Thursday, July 25, 2019By: Ted Nugent “Do you remember her name? She’s been here for a long, long time. She has the magic power, to make it rain or sunshine. She got the power to turn off the lights. She got the power over day and the night! You best hide when she’s angry, because she can level your town. When she throws a temper tantrum it’s like the sky is falling down. She got the power to turn off the lights. She got the power over day and the night. She’s the queen of the forest. Queen of the forest! Queen of the forest.
Wednesday, July 17, 2019By: Ted Nugent As your read these glowing words of spirit, attitude, independence and freedom, I am settling into the concrete hell warzone of California, about to assault the rock-n-roll stage for my 6721st concert. Oh the humanity! The title of my most recent record is The Music Made Me Do It, and this 2019 tour, 65 years later after my first musical performance at the age of 5 for a family gathering in Detroit, is titled “The Music Made Me Do It-Again!” I’ve come up with some clever wordsmithing over the years for tour titles, “Intensities In 10 Cities” comes to mind, but this year it is both literal and simple, because my American Dream has been powerfully fortified by my intense love of American rock-n-roll, and nothing, I mean nothing could ever get in my way. The music really did make me do it, and it still does.
Thursday, July 11, 2019By: Ted Nugent This morning, again, I cruised the plethora of trails bisecting my sacred Michigan hunting grounds, and literally wallowed and danced in unlimited spirit. In the first hour of cruising the swamplands in my Roxor offroader, I was blessed with the uniquely massive stimuli factor offered by the numerous deer sightings, beaver, otter, mink, a raccoon, possum, muskrat, turtles, a snake, frogs, red squirrels, fox squirrels, chipmunks, rabbits, a groundhog, pheasant, woodcock, turkey, sandhill cranes, ducks, geese, swans, herons, crows, hawks, owls, a bald eagle, a pair of big, hammering Pileated woodpeckers and probably 30-40 species of birdlife, all singing and warbling the intoxicating soundtrack to my favorite life beyond the pavement. I stop often, shut off the diesel engine, sit a spell and listen, then wander off, gorging on delicious wild berries and checking and adjusting treestands here and there. My dogs Happy, Sadie and Coco joined me over the distant hogback ridge to check out a few remote foodplots, all doing fantastic from the rainy spring and summer so far. It was good to see the oak trees are already showing a killer mast crop coming on strong. The many wild apple trees are heavy with fruit again this year.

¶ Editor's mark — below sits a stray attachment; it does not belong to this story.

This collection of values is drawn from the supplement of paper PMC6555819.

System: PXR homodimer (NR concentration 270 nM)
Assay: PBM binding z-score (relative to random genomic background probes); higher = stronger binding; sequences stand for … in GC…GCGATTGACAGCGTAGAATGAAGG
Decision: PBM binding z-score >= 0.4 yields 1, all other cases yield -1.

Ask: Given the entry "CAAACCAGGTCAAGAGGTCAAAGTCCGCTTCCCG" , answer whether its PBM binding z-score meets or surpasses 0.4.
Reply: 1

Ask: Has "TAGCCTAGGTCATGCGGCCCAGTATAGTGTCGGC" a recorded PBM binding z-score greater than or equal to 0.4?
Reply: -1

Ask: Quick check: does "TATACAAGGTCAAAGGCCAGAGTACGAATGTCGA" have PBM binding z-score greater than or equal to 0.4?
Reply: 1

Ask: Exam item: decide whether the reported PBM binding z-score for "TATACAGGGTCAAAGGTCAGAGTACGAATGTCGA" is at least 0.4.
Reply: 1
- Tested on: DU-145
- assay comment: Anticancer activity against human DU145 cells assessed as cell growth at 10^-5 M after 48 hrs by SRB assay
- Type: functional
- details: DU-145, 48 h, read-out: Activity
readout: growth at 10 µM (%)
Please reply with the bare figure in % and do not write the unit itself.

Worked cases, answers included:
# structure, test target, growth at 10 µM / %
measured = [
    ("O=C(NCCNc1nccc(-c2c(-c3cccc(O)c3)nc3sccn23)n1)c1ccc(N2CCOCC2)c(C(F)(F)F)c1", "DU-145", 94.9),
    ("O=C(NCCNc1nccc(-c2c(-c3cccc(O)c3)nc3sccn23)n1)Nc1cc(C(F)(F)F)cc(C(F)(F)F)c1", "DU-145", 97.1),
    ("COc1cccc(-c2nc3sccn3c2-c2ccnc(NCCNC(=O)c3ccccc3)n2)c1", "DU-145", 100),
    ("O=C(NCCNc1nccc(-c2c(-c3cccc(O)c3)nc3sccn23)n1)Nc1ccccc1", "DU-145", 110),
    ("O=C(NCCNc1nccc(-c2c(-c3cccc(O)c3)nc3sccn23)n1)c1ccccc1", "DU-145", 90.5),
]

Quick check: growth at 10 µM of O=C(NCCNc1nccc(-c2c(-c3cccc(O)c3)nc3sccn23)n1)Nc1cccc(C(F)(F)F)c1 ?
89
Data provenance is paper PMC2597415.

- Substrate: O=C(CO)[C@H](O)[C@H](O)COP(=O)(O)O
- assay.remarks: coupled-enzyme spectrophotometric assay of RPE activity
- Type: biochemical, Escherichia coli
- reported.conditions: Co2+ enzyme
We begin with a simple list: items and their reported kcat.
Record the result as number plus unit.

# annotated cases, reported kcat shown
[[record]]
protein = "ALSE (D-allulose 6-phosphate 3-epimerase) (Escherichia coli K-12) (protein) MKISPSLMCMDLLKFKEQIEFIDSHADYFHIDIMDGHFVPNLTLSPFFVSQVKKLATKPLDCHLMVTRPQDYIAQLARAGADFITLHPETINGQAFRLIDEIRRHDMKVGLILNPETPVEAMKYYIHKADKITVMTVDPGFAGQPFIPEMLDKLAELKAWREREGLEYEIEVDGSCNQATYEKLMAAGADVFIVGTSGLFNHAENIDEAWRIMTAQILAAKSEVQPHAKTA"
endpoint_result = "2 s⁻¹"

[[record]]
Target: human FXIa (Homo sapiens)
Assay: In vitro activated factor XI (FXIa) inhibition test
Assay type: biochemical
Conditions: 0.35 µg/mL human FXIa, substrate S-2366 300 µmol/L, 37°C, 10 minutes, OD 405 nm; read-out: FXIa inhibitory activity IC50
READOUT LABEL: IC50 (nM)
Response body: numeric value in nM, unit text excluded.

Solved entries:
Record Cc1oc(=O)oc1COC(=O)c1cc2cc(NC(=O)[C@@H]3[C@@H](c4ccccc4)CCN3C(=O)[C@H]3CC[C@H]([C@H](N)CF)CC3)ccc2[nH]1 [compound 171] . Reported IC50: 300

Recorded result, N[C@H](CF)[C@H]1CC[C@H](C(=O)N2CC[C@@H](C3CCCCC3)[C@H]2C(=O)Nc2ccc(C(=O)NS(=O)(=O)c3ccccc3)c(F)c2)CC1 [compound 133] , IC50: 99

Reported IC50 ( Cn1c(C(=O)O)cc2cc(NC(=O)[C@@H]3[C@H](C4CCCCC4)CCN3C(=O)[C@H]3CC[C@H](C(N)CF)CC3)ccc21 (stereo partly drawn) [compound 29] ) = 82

Monday, July 8, 2019By: Ted Nugent I smell backstraps on the grill baby, all across America! Afterall, nothing says Happy Independence Day quite like the sizzling sacred flesh fruits of the ultimate independent lifestyle of deerhunting. On this very special and uniquely American holiday, or better put, holy day, it is imperative that we teach our children and remind everyone in our lives just exactly what the 4th of July truly represents. I would like to think that no other lifestyle better celebrates true independence like the rugged individual, self-sufficiency lifestyle of the American deerhunter. Though our brilliant, courageous Founding Fathers and American Revolutionary Patriots that defeated King George’s sheep-like punk army wrote down a killer list of self-evident truths and God given individual rights by which we declared our independence, freedom and sovereignty, I have always believed they forgot as important a right as any listed in the Bill of Rights.
Wednesday, June 26, 2019By: Ted Nugent It was a sunny, warm fall day in 1957, and my cousin Mark and I were on safari along the Rouge River in Dearborn, Michigan. The Dearborn Hills golf course was our own little dream wildlife paradise, and we stealthily scooted along the fairway edges with our yew longbows tightly gripped, cedar arrows cocked, locked and oh so ready to rock! At the tender age of 9 I was already alive with the Spirit of the Wild, and my youthful critter radar was always on red alert. Mark and I simultaneously saw the movement above on the towering oak limb as a big bushytailed fox squirrel leapt, ran and scrambled for dear life.